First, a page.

Other Films (listed by year)
* Battlefield Detectives: Native American Wars: The Apache (2004) – The History Channel's team of battlefield detectives compares the weapons and battlefield tactics of Apache fighters with those of their final foes, the soldiers of the U.S. Army. Exploring how the Apaches were able to use the landscape itself as an offensive strategy against opponents and analyzing important new clues left at the Battles of Cieneguilla and Hembrillo, a military geologist sheds new light on this old conflict.
12 Movies Shot in Monument Valley on the Navajo Nation
- Stagecoach (1939)
- My Darling Clementine (1946)
- She Wore a Yellow Ribbon (1949)
- The Searchers (1956)
- How the West Was Won (1962)
- Easy Rider (1968)
- 2001: A Space Odyssey (1968)
- The Eiger Sanction (1975)
- National Lampoon's Vacation (1983)
- Back to the Future Part III (1990)
- Forrest Gump (1994)
- The Lone Ranger (2013)
Read more at http://indiancountrytodaymedianetwork.com/2014/11/28/11-essential-native-american-films-you-can-watch-online-right-now-158052
1. Shouting Secrets: iTunes.
Wesley, a young, successful novelist, long ago left Arizona and the San Carlos Apache Reservation in his rear view mirror. He remains close to his mother but alienated the rest of the family with his autobiographical bestseller. He has no intention of returning for his parents anniversary party but finds himself pulled back into the fold. Coming home only underlines what a mess Wesley’s life has become, but he’s not alone in that. Shouting Secrets tells a present day story about a Native-American family with unique struggles but universal truths.
2. Empire of Dirt: Vimeo On Demand.
A young single First Nations mother struggling to bridge the generation gap with her daughter Peeka and her mother Minerva.
3. This May Be the Last Time: Google Play, YouTube, iTunes.
Director Sterlin Harjo heard a story hundreds of times growing up; the story of when his grandfather disappeared. Pete Harjo mysteriously went missing in 1962 after his car crashed on a rural bridge in Sasakwa, Oklahoma. The Seminole Indian community began a day and night search for his body. As they combed the riverbanks it is told that they sang songs of faith and hope that had been passed on for generations. In This May Be The Last Time, the director revisits his grandfather’s mysterious death and how hymns played a role then and now in uniting families and communities in times of worship, joy, mourning, hope, tragedy. This deeply personal journey starts in Oklahoma’s Native churches and carries on through astounding connections to slavery in the deep American South and onward as far away as the Scottish highlands.
4. Road to Paloma: Google Play, Amazon, VUDU.
Native American protagonist Wolf is on the run after avenging his mother's murder. As he flees across the desolate American West on his motorcycle, he'll discover that justice has a cost—Wolf's search for redemption will reveal secrets and take him on a journey where the roads have some very unexpected turns.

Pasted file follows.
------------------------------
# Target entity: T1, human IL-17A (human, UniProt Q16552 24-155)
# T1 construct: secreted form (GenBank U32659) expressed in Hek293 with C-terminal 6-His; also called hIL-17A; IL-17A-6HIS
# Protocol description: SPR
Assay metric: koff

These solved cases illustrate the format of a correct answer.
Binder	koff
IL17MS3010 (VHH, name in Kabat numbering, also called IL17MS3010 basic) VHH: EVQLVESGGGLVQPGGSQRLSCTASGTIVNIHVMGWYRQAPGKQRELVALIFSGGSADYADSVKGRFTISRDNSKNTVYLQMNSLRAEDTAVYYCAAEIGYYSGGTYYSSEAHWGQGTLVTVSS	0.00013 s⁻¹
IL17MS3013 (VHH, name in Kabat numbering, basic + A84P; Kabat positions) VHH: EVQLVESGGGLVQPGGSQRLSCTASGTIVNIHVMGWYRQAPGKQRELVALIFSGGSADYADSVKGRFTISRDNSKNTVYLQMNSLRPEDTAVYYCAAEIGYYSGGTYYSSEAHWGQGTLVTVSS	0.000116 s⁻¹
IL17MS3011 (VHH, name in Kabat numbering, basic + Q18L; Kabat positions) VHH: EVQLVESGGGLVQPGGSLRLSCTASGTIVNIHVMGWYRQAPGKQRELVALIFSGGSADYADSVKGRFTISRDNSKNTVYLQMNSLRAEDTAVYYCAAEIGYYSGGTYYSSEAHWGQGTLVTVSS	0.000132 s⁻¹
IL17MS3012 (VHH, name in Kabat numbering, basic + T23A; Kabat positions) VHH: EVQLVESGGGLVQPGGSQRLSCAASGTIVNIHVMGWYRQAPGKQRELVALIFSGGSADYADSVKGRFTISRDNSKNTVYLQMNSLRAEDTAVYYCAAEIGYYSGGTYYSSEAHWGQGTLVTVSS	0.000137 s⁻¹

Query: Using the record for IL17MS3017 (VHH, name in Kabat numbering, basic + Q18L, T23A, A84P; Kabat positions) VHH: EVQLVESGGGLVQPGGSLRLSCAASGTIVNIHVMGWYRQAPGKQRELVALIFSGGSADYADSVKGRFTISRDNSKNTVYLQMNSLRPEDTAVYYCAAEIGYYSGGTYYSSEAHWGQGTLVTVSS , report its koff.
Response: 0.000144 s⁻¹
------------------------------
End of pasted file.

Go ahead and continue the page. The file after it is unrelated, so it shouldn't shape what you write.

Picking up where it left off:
5. The Lesser Blessed: iTunes, VUDU; Amazon.
7. The Activist: iTunes, Google Play.
8. The Cherokee Word for Water: CW4W.com website; iTunes, coming soon.
9. A Good Day to Die: Netflix, iTunes, VUDU.
Dennis Banks co-founded the American Indian Movement (A.I.M.) in 1968 to call attention to the plight of urban Indians in Minneapolis, Minnesota. The film presents an intimate look at Dennis Banks' life beginning with his early experience in boarding schools, through his military service in Japan, his transformative experience in Stillwater State Prison and subsequent founding of a movement that, through confrontational actions in Washington DC, Custer South Dakota and Wounded Knee, changed the lives of American Indians forever.
10. On the Ice: Netflix, iTunes, VUDU.
11. Tiger Eyes: Google Play.
(Note: Strictly speaking, Tiger Eyes isn't a "Native American film" in the same sense as the others listed here, as its protagonist, screenwriters and director were all non-Native. But we include it in this list because of the critically-lauded performance by Tatanka Means, which was found award-worthy by Native film festivals.) Forced by her grieving mother to move from her home in Atlantic City to the strange “atom bomb” town of Los Alamos, New Mexico, Davey (Willa Holland) no longer knows who to be or how to fit in. Everything that once mattered—the friends, reputations, parties and expectations that fuel high school days—suddenly seems insignificant and Davey is certain no one has the first clue about the turmoil she is going through. But when she meets Wolf (Tatanka Means), a mysterious Native‐American climber exploring the surrounding canyons, she feels he is able to see right into her most wild and secret emotions. Their intense relationship brings Davey back from the edge as she finds the courage to embark on the first great adventure of her life.
2013 Thanksgiving Movie: Free Birds